parts of the network then patching each map
together will provide better maps is under
investigation. Directional Virtual Coordinate
System based topology preserving map generation by
selecting nearly orthogonal virtual directions and
anchor placement strategy will be addressed. Fault
tolerant analysis of the proposed network-
awareness for oblivious nodes will be analyzed.

Adviser: Prof. Anura P. Jayasumana
Co-Adviser: N/A
Non-ECE Member: Prof. Indrakshi Ray,Department of Computer Science
Member 3: Prof. Ali Pezeshki,Department of Electrical & Computer Engineering
Addional Members: Prof. Michael Kirby,Department of Mathematics & Department of Computer Science.
Journal Papers 1. D.C. Dhanapala and A.P. Jayasumana, “Convex Subspace Routing (CSR): Routing via Anchor-Based Convex Virtual Subspaces in Sensor Networks,” Computer Communications. Jan. 2011. 2. D.C. Dhanapala, A.P. Jayasumana and Q. Han, “On Random Routing in Wireless Sensor Grids: A Mathematical Model for Rendezvous Probability and Performance Optimization,” Journal of Parallel and Distributed Computing. Nov. 2010 Conference Proceedings: 1. D.C. Dhanapala and A.P. Jayasumana,” Clueless Sensors to Network-Cognizant Smart Sensors: Topology Awareness Via Self-learning in Wireless Sensor Networks” ACM SIGCOMM 2011, Toronto, Ontario, Canada, Aug. 15-19, 2011 (in review) 2. D.C. Dhanapala and A.P. Jayasumana, “Geo-Logical Routing in Wireless Sensor Networks,” Proc. 8th Annual IEEE Communications Society Conference on Sensor, Mesh and Ad Hoc Communications and Networks (SECON), June 2011.(in review) 3. D.C. Dhanapala, S. Mehta and A.P. Jayasumana, “On Topology Mapping and Boundary Detection of Sensor and Nanonetworks Deployed on 2-D and 3-D Surfaces,” Proc. 8th Annual IEEE Communications Society Conference on Sensor, Mesh and Ad Hoc Communications and Networks (SECON), June 2011. (in review) 4. D.C. Dhanapala and A.P. Jayasumana, “Directional Virtual Coordinate System for Wireless Sensor Networks,” Proc. IEEE International Conference on Communications (ICC 2011), June 2011. (accepted) 5. D.C. Dhanapala and A.P. Jayasumana, “Dimension Reduction of Virtual Coordinate Systems in Wireless Sensor Networks,” Proc. IEEE global communications conference (GLOBECOM 2010), Dec. 2010. 6. D.C. Dhanapala and A.P. Jayasumana, “Topology Preserving Maps From Virtual Coordinates for Wireless Sensor Networks,” Proc. 35th Annual IEEE Conference on Local Computer Networks (LCN 2010), Oct. 2010. (Best paper award) 7. D.C. Dhanapala and A.P. Jayasumana, “CSR: Convex Subspace Routing Protocol for WSNs,” Proc. 34th IEEE Conference on Local Computer Networks (LCN 2009), Oct. 2009. 8. D.C. Dhanapala, A.P. Jayasumana and Q. Han, “Performance of Random Routing on Grid-Based Sensor Networks,” Proc. IEEE Consumer Communications and Networking Conference (CCNC) - Personal Ad Hoc and Sensor Networks, Jan. 10 -13, 2009. 9. E.M.N. Ekanayake, M.B. Dissanayake and D.A.D.C. Dhanapala, “MRC Diversity Reception of M-ary DPSK signals in slow Nakagami fading channel,” IEE Electronic Letters, Vol. 42 No. 4, Feb. 16, 2006. 10. E.M.N. Ekanayake, D.A.D.C. Dhanapala and M.B Dissanayake, “EGC Diversity Reception of CPSK Signals in Nakagami Fading,” Proc. IEEE Int. Conference on Industrial and Information Systems (ICIIS 2006), Aug. 08 -12, 2006. 11. D.A.D.C. Dhanapala, M.P.B. Ekanayake, S.S. Gunawardane, A.M. Jayathileke and D.M.D. Jayawickrama; “PC based General Purpose Controller Application Board,” Annual Technical Conference organized by IEE young members section Sri Lanka, Aug. 20, 2005. 12. D. Dhanapala and M. Dissanayake, “Symbol Error Probability Analysis of Nakagami-m Distributed Channel Using Rayleigh Distributed Channel,” Annual Technical Conference organized by IEE young members section Sri Lanka, Aug. 20, 2005.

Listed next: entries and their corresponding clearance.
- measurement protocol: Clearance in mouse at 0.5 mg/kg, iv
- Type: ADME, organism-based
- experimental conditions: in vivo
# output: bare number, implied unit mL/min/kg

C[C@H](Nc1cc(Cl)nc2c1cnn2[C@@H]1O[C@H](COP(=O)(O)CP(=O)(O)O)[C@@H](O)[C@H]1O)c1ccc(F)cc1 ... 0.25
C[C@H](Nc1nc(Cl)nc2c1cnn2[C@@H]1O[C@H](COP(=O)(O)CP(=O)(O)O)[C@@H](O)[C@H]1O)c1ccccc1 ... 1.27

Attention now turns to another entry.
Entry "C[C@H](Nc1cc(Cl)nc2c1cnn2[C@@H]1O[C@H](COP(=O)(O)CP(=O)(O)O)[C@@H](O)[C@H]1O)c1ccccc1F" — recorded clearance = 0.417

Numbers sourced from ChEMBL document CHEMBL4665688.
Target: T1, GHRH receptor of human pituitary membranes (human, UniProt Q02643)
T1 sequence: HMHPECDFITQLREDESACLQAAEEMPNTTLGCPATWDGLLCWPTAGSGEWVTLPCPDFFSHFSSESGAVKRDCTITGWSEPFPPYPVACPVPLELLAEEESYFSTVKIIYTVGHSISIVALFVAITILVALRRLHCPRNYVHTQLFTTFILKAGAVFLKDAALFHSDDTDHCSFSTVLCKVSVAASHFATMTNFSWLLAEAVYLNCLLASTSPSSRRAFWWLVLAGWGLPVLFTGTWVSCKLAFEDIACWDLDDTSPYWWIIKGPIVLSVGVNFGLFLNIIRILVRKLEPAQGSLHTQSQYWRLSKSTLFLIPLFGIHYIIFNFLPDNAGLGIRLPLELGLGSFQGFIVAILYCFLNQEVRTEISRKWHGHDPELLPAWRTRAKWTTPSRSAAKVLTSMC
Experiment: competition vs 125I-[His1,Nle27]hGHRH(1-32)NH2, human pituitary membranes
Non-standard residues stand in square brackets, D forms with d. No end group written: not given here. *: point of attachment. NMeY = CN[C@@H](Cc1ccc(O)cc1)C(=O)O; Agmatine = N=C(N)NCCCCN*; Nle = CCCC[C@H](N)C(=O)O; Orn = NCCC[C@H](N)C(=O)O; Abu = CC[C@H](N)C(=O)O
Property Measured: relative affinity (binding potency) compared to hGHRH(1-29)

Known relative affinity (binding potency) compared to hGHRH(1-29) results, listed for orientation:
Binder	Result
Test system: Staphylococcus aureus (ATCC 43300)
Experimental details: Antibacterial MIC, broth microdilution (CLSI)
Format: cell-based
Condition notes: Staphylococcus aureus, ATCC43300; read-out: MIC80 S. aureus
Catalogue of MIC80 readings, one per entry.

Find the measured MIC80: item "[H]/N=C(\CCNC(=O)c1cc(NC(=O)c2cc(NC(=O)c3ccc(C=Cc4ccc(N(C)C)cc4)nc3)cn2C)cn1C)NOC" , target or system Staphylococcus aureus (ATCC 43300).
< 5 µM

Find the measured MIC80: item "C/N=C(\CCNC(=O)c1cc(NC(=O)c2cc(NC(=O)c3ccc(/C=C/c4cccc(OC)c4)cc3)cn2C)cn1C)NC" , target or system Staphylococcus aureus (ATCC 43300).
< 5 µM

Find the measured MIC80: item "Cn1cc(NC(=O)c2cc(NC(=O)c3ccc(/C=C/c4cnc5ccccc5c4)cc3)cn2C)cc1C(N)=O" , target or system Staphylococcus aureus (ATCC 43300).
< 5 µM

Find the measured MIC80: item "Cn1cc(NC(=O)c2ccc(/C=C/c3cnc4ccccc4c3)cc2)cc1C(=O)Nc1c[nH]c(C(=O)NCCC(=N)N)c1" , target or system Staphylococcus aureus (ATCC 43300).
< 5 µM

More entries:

Program of Study: